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Do I Still Need to Take My Low-Dose Aspirin?


The short answer is, “Probably yes. But it depends upon your specific circumstances. Let’s talk.”white bottle with blue cross in middle
Daily low-dose aspirin to prevent heart attack and stroke is no longer recommended for healthy adults over age 70, according to new guidelines jointly released by the American Heart Association and the American College of Cardiology. This statement is a reversal of prior guidelines that suggested adults age 50 or older should consider taking low-dose (81 mg/day) aspirin to reduce the risk of cardiovascular problems. The report cited that for older adults without cardiovascular disease, aspirin’s risk of gastrointestinal bleeding outweighs its cardiovascular benefits.
Keep in mind that the AHA also released another report indicating that about half of adults in the U.S. have some form of cardiovascular disease. For many individuals, their form of cardiovascular disease is simply high blood pressure, which is now defined as a blood pressure of 130/80 or higher.
By following our suggestions about diet, sleep, exercise, stress and other lifestyle issues, about 80 percent of all cardiovascular disease can be prevented, including heart attack, stroke, sudden cardiac arrest, atrial fibrillation (AFIB) and heart failure.
Recently, many of my patients with prior stents, or bypass surgery, or heart attack have stopped their aspirin because they heard the latest guidelines said it is unnecessary. This is an extremely dangerous omission; aspirin for people with existing atherosclerotic cardiovascular disease reduces risk of heart attack and stroke by about 25%. And because the full benefits are conferred with just a “baby aspirin” (81 mg), the risk of serious bleeding is very low with this therapy.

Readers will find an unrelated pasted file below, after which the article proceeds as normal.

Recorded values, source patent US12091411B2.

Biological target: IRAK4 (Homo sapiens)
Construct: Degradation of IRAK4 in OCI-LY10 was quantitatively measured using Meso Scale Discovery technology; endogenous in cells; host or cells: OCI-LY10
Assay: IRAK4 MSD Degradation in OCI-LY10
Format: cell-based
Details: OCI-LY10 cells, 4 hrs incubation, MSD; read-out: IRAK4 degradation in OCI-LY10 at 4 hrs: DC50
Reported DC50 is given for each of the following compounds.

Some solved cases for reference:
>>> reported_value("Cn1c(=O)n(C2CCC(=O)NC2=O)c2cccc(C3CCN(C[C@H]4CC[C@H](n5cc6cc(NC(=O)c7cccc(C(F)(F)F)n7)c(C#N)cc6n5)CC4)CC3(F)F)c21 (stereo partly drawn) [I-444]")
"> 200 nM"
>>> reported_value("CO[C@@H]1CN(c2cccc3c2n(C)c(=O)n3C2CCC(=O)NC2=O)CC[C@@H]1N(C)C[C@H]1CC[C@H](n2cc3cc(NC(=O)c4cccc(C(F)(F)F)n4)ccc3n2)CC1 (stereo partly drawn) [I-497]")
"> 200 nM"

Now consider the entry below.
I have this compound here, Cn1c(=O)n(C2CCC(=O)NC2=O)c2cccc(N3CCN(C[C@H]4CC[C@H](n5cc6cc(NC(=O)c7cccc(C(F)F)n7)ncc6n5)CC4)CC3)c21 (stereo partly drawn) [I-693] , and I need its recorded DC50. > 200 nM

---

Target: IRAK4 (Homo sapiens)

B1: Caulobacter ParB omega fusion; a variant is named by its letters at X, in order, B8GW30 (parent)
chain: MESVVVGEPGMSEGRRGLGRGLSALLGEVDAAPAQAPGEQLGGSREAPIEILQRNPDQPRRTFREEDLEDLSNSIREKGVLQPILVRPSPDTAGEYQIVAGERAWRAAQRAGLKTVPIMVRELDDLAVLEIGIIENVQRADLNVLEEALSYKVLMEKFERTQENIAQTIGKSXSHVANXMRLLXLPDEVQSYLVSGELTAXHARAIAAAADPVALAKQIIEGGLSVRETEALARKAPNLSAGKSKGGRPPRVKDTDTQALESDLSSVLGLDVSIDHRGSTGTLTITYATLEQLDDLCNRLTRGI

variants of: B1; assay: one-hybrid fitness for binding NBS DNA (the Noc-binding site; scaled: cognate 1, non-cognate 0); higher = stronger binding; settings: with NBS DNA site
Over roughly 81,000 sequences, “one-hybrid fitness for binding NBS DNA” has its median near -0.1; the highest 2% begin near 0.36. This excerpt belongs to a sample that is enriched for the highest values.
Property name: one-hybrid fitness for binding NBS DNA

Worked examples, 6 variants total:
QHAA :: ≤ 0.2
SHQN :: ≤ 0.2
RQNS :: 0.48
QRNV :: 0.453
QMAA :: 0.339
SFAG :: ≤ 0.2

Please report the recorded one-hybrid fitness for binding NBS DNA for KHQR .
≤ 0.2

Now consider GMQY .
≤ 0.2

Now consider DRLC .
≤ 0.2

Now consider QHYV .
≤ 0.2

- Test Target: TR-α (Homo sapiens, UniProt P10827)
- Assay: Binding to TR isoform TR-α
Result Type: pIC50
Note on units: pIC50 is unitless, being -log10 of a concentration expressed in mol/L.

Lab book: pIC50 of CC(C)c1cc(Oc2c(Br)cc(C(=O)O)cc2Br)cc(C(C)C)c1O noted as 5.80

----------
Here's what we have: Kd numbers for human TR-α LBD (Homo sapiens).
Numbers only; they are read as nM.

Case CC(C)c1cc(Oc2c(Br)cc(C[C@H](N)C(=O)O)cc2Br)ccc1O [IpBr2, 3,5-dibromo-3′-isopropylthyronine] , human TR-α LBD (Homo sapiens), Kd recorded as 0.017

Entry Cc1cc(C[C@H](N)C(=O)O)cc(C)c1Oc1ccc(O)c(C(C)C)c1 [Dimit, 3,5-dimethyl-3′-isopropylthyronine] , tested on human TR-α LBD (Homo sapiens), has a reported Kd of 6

You should consult your primary care physician or your cardiologist before starting or stopping daily low-dose aspirin. When people ask me if they should take aspirin, I tell those who don’t have cardiovascular disease to get a Cardioscan to see if they have any calcified plaque in their coronary arteries.
This simple, safe, quick and painless noninvasive test is very accurate and costs only $50 at Saint Luke’s Hospital of Kansas City. Your score should be 0, meaning your coronaries are clean, soft and supple and you almost certainly don’t need aspirin. On the other hand, the higher your calcium score, the higher the risk of heart attack and cardiovascular death in the future.
We need to know if you have plaque growing in the arteries that supply the muscle of the heart, because this is a largely silent killer, and often your first warning can be sudden death or a heart attack. If we find substantial plaque in your coronary arteries on the Cardioscan, part of the protection against a heart attack is to have you take a daily aspirin.
So, I generally recommend a daily low-dose aspirin for most people who have a calcium score above 0, unless they are at increased risk of bleeding due to conditions such as history of gastrointestinal hemorrhage, or if they take oral anticoagulants like warfarin, Xarelto or Eliquis.
If you were a car, your heart would be your engine and your coronary arteries would be your fuel lines. You need these to be running clear, or the engine could sputter and stop. One simple part of the treatment of coronary disease is to take a baby aspirin daily to prevent clots from forming over the plaque, and shutting down flow through the vessel—thereby causing a heart attack or even sudden death.
What you don’t know can hurt you - even kill you. Find out if you have plaque growing in your coronary arteries and we will help make sure you stay safe and healthy for decades to come.
In Good Health,
James O'Keefe, MD